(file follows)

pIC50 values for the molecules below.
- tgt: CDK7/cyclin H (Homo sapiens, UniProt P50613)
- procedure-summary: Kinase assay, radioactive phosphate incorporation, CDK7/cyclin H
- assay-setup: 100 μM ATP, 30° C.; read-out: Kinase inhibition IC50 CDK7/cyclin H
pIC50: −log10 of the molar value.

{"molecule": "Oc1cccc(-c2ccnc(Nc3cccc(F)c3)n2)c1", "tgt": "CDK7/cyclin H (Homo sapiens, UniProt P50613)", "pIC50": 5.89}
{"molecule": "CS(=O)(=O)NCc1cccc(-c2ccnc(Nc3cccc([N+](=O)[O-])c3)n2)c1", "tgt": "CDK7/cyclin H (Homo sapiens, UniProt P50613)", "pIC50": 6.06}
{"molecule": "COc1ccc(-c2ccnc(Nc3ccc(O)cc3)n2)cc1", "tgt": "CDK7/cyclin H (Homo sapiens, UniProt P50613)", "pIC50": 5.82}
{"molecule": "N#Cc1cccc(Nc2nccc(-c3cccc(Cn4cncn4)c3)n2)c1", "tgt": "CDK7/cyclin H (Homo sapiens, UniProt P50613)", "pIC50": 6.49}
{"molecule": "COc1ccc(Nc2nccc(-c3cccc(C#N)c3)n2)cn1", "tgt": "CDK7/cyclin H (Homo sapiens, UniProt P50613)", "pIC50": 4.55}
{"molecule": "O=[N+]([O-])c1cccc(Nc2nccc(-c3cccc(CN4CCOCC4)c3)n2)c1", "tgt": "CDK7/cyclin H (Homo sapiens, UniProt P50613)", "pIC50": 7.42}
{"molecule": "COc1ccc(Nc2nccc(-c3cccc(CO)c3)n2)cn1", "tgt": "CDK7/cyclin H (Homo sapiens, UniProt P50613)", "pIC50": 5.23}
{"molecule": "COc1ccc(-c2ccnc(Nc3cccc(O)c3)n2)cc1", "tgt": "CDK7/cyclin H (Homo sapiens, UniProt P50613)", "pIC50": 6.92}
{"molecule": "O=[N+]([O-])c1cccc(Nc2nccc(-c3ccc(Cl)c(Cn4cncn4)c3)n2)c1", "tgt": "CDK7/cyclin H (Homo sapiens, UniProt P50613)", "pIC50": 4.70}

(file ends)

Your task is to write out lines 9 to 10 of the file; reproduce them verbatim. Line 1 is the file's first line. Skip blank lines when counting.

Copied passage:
{"molecule": "N#Cc1cccc(Nc2nccc(-c3cccc(Cn4cncn4)c3)n2)c1", "tgt": "CDK7/cyclin H (Homo sapiens, UniProt P50613)", "pIC50": 6.49}
{"molecule": "COc1ccc(Nc2nccc(-c3cccc(C#N)c3)n2)cn1", "tgt": "CDK7/cyclin H (Homo sapiens, UniProt P50613)", "pIC50": 4.55}